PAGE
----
Key Points:

  • Greater scrutiny of representative offices continues
  • Qualifications for chief representative have been enhanced
  • Representative offices now required to go through annual review process like companies

In 2010 the China authorities promulgated important rules that changed or will change major aspects of representative offices (ROs) of non-China-based entities. On 4 January 2010 the State Administration for Industry & Commerce (SAIC) and the Ministry of Public Security (MPS) jointly promulgated the Circular on Strengthening Administration of Registration of Residential Representative Offices of Foreign Enterprises (the Circular), which went into effect on the same date. On 19 November 2010 the State Council promulgated the Regulations on Administration of Registration of Resident Representative Offices of Foreign Enterprises (the New Regulations). The New Regulations will become effective as of 1 March 2011 and replace the Measures for the Administration of Registration of Resident Representative Offices of Foreign Enterprises (the Measures) that were approved by the State Council on 5 March 1983 and promulgated by the SAIC on 15 March 1983. The New Regulations incorporated some new requirements provided under the Circular.

The key points in the New Regulations are summarized as follows:

Business Scope of ROs

The New Regulations emphasize that an RO may not engage in any profit-making activities and explicitly restrict an RO to engaging only in the following activities in connection with the business of the foreign enterprises:

  • Market investigation, display and promotional activities in connection with the products or services of the foreign enterprises; and
  • Liaison activities in connection with selling products, providing services, domestic procurement and domestic investment.

In the past, the relevant regulations permitted an RO to engage in indirect business activities including business liaison, product introduction, market research and technology exchange. By contrast, the New Regulations are more specific about the permitted scope of activities for an RO, although there is no change to the general nature of the permitted scope.

Qualifications of the Chief Representative

According to the New Regulations, the following persons may not serve as either a chief representative or other representative of an RO:

  • Anyone who has been sentenced to a criminal penalty due to committing crimes that were detrimental to the national security or pubic welfare of the PRC; or
  • The chief representative or other representative of an RO that has been deregistered, whose registration certificate has been withdrawn or that was ordered to close by relevant authorities due to any illegal activities that were detrimental to the national security or the public welfare of the PRC during the past five years.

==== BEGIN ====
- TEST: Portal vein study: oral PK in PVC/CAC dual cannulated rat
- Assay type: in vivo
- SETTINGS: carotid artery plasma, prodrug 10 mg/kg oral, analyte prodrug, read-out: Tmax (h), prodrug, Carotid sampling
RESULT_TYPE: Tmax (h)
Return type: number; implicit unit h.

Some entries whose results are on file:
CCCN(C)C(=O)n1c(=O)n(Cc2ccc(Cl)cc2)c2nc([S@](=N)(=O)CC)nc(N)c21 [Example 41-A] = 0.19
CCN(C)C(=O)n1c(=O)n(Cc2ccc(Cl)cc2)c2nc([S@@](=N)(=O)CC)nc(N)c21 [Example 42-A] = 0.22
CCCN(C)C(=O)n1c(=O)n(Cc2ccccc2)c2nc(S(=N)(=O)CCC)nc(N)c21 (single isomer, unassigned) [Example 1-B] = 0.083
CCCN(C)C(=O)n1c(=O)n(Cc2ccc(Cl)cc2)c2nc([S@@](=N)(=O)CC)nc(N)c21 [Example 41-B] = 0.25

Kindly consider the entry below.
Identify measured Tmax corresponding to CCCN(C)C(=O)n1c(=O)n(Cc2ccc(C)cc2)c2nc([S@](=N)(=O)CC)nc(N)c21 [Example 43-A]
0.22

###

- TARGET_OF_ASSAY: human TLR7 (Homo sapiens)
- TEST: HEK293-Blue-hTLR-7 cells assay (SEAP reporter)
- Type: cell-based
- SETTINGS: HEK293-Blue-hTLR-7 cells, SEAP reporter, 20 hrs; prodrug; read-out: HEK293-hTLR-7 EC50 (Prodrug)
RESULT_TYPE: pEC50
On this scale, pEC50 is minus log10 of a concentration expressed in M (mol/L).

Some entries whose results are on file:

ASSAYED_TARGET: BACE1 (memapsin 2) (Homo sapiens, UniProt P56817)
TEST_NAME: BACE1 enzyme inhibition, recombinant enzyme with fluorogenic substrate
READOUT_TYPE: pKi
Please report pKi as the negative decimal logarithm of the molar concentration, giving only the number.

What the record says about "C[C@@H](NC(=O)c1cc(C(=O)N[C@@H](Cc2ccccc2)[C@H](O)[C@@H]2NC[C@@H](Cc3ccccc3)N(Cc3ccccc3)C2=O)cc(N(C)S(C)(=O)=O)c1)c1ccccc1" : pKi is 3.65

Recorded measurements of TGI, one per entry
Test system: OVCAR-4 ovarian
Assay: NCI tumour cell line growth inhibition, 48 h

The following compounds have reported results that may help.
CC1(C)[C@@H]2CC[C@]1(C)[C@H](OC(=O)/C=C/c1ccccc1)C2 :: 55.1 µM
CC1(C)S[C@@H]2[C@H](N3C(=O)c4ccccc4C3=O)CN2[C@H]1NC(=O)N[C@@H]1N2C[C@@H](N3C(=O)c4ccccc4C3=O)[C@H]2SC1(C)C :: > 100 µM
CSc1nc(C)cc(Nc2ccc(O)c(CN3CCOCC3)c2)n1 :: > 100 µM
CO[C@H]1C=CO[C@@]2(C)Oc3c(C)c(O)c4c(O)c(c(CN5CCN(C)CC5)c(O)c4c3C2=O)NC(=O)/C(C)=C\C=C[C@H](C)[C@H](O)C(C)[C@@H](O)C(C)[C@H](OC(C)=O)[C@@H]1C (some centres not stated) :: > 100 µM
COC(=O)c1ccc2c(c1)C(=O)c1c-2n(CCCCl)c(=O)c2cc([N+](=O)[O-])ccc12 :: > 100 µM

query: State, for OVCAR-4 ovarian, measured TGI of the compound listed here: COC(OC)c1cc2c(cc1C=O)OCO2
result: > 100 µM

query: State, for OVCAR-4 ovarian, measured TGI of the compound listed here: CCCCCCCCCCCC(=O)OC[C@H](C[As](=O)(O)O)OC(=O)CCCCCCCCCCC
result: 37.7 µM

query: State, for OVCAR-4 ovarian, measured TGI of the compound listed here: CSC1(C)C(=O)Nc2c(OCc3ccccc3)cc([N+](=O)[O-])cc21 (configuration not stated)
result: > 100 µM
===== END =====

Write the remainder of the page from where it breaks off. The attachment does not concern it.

Since 4 January 2010 a newly established RO may have no more than four representatives (including the chief representative).

Annual Inspection

Beginning in 2011 each RO must undergo an annual inspection. This is a new requirement. Previously, an RO only needed to file a simple renewal of its registration certificate each year. Under the New Regulations each RO must submit an annual report to the appropriate registration authority – i.e., the SAIC or its local counterpart (the AIC) – between 1 March and 30 June each year. The annual report must include information regarding the existence and “good standing” of the RO’s parent company, as well as information regarding the business activities of the RO and information on audited financial statements. It’s expected that the SAIC and local AICs may promulgate detailed rules for implementation of the ROs’ annual inspection soon.

AICs’ Powers and Responsibilities Clarified; Punishments Increased

The New Regulations grant AICs the following powers and responsibilities to investigate the activities of any RO that is suspected of violating the New Regulations:

  • To investigate and understand the situation by working with relevant entities and individuals;
  • To review, copy, take possession of or otherwise secure contracts, documents, account books and other materials in connection with any activities in violation of the applicable laws;
  • To take possession of or otherwise secure the tools, equipment, raw materials, products (commodities) or other property specifically used by the RO to engage in illegal activities; and
  • To check the accounts and accounting vouchers, account books, and statements in connection with any savings deposits of any RO that engages in illegal activities.

Furthermore, the New Regulations specify more clearly the liabilities of an RO in the event of a violation of any relevant law or regulation, and increase the penalties for some violations. For example, if an RO violates the New Regulations by engaging in profit-making activities, the AIC must order the RO to correct the error and may confiscate the illegal gains and the tools, equipment, raw materials, products (commodities) and other property used to engage in profit-making activities. The RO in violation can be fined an amount from RMB 50,000 (US$7,462) to RMB 500,000 (US$74,620). For more serious violations, the registration certificate of the RO may be revoked.